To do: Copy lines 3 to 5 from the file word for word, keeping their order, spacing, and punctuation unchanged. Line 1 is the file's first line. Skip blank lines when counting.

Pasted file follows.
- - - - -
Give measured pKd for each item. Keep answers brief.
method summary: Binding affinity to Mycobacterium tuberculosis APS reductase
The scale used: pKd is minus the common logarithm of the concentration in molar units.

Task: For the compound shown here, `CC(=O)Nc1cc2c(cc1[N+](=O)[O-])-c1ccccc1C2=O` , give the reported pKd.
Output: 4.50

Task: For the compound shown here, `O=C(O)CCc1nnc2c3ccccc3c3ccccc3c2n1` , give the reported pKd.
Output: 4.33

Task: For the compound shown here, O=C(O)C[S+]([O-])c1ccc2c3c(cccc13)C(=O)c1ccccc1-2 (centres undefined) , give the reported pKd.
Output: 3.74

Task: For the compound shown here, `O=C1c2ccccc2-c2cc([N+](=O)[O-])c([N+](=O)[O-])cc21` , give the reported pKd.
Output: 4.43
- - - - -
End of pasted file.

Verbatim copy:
The scale used: pKd is minus the common logarithm of the concentration in molar units.

Task: For the compound shown here, `CC(=O)Nc1cc2c(cc1[N+](=O)[O-])-c1ccccc1C2=O` , give the reported pKd.
Output: 4.50